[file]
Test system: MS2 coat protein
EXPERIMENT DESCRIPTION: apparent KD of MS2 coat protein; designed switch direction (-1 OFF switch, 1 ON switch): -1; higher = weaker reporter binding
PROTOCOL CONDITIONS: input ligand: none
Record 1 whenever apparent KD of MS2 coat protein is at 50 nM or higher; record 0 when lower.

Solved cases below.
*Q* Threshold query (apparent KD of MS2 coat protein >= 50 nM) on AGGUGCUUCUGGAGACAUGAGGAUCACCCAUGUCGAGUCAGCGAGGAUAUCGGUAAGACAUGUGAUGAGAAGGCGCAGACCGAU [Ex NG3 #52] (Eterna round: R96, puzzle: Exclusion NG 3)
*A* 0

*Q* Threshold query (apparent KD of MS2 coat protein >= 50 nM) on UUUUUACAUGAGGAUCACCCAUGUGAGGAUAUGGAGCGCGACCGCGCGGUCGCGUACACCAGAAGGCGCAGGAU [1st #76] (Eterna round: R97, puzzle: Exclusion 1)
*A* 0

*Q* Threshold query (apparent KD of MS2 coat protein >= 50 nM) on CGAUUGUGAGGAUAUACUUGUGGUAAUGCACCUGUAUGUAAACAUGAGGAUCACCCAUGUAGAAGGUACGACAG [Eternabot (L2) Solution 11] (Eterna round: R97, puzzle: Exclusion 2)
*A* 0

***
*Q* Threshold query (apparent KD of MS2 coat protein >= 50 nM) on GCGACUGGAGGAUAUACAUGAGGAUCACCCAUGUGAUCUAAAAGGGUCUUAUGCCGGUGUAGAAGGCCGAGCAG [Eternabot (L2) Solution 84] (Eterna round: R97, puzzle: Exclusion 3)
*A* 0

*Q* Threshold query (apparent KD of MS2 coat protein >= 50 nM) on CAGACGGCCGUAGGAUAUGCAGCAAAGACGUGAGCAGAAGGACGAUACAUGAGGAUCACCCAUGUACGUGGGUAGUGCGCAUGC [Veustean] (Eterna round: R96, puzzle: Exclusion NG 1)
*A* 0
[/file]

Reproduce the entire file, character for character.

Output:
Test system: MS2 coat protein
EXPERIMENT DESCRIPTION: apparent KD of MS2 coat protein; designed switch direction (-1 OFF switch, 1 ON switch): -1; higher = weaker reporter binding
PROTOCOL CONDITIONS: input ligand: none
Record 1 whenever apparent KD of MS2 coat protein is at 50 nM or higher; record 0 when lower.

Solved cases below.
*Q* Threshold query (apparent KD of MS2 coat protein >= 50 nM) on AGGUGCUUCUGGAGACAUGAGGAUCACCCAUGUCGAGUCAGCGAGGAUAUCGGUAAGACAUGUGAUGAGAAGGCGCAGACCGAU [Ex NG3 #52] (Eterna round: R96, puzzle: Exclusion NG 3)
*A* 0

*Q* Threshold query (apparent KD of MS2 coat protein >= 50 nM) on UUUUUACAUGAGGAUCACCCAUGUGAGGAUAUGGAGCGCGACCGCGCGGUCGCGUACACCAGAAGGCGCAGGAU [1st #76] (Eterna round: R97, puzzle: Exclusion 1)
*A* 0

*Q* Threshold query (apparent KD of MS2 coat protein >= 50 nM) on CGAUUGUGAGGAUAUACUUGUGGUAAUGCACCUGUAUGUAAACAUGAGGAUCACCCAUGUAGAAGGUACGACAG [Eternabot (L2) Solution 11] (Eterna round: R97, puzzle: Exclusion 2)
*A* 0

***
*Q* Threshold query (apparent KD of MS2 coat protein >= 50 nM) on GCGACUGGAGGAUAUACAUGAGGAUCACCCAUGUGAUCUAAAAGGGUCUUAUGCCGGUGUAGAAGGCCGAGCAG [Eternabot (L2) Solution 84] (Eterna round: R97, puzzle: Exclusion 3)
*A* 0

*Q* Threshold query (apparent KD of MS2 coat protein >= 50 nM) on CAGACGGCCGUAGGAUAUGCAGCAAAGACGUGAGCAGAAGGACGAUACAUGAGGAUCACCCAUGUACGUGGGUAGUGCGCAUGC [Veustean] (Eterna round: R96, puzzle: Exclusion NG 1)
*A* 0